by Andy Zell
My ten-month-old daughter is a terrible sleeper. She wakes up multiple times per night and needs to eat at least twice if not more to make it to morning. This is hardest on my wife because at night she bears most of the burden.
My main excuse for doing so little with the baby was that for a few months, I was dealing with the sleep problems of our three year old. He would wake up nearly every night and cry and scream. It was up to me to help him back to sleep. I became so attuned to his crying that I would wake up as soon as he started across the hallway, but I would sleep right through the baby who wailed in the same room as me. For my wife, vice versa.
I’m not at my best in the middle of the night. My usual strategy was to lie down on the floor next to his bed (his mattress is on the floor) while he took his time calming down and falling back to sleep. If I tried to leave before he was completely unconscious, then the cycle of crying and screaming would repeat. This meant that I usually fell asleep on his floor and slept there for a few hours each night.
After talking with his pediatrician, I knew this couldn’t go on. It was hard on me, but for him it was establishing bad habits. He needed to re-learn how to fall back to sleep on his own. Using the doctor’s suggestions, I slowly started to distance myself from his bed. Instead of lying down next to him, I would sit on a chair while he went back to sleep. I got less sleep, but I did make it back to the comfort of my own bed.
It didn’t happen immediately, but over the course of weeks he needed me less and less. Now he sleeps through the night, and I am left with no excuses for not helping more with the baby. I think the baby also has bad sleep associations. For many reasons (she’s highly distractible when feeding, and bedtime with four kids is chaotic at best, among others), we’ve gotten into the habit of feeding her right before laying her down. So she associates snuggles and eating with going to bed.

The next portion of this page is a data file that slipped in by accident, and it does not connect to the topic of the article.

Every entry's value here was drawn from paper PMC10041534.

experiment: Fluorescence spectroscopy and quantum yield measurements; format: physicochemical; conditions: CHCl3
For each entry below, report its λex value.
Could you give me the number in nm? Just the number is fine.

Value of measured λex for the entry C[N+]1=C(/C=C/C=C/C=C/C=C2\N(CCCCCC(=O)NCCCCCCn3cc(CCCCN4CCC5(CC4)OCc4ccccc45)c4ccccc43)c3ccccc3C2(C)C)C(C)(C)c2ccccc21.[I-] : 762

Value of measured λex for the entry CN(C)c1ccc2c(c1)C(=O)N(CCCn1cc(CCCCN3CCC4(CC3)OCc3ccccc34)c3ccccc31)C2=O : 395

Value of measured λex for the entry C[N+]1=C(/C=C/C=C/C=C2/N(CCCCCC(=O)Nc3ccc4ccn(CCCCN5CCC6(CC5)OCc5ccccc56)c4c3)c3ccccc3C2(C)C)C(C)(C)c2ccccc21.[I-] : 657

The most helpful sleep book we found is Jodi Mindell’s Sleeping Through the Night, where she talks about the importance of bedtime routines and sleep associations. It’s a lesson that we’ve used to good effect with three other kids, but somehow we’ve forgotten. Being a parent is hard. We never have it all figured out, even when we’ve done it well in the past.
And it’s so easy to coast and think that the present routine is going to keep on going forever. One child suddenly drops the second nap from the schedule that had gone on for months. The sweet three year old turns into a biting and yelling tantrum machine. The previously compliant one starts peeing on his carpet to get attention and boy does he ever! Things change all the time, and I don’t like change. But I have to approach situations and my kids as the unique individuals they are. When I get stuck in my own ideas and expectations, inflexible to the context and to the persons my kids are becoming, I get frustrated. I have to adapt.
My wife often reminds me, “This too shall pass,” whether good or bad, and it will. It’s up to me to be open and ready for what comes next.
Andy Zell tutors writing part time, but mostly he’s a stay at home parent for his four young kids. He writes about books, music, faith, and life on his personal blog strangerextant.com and occasionally uses Twitter @strangerextant.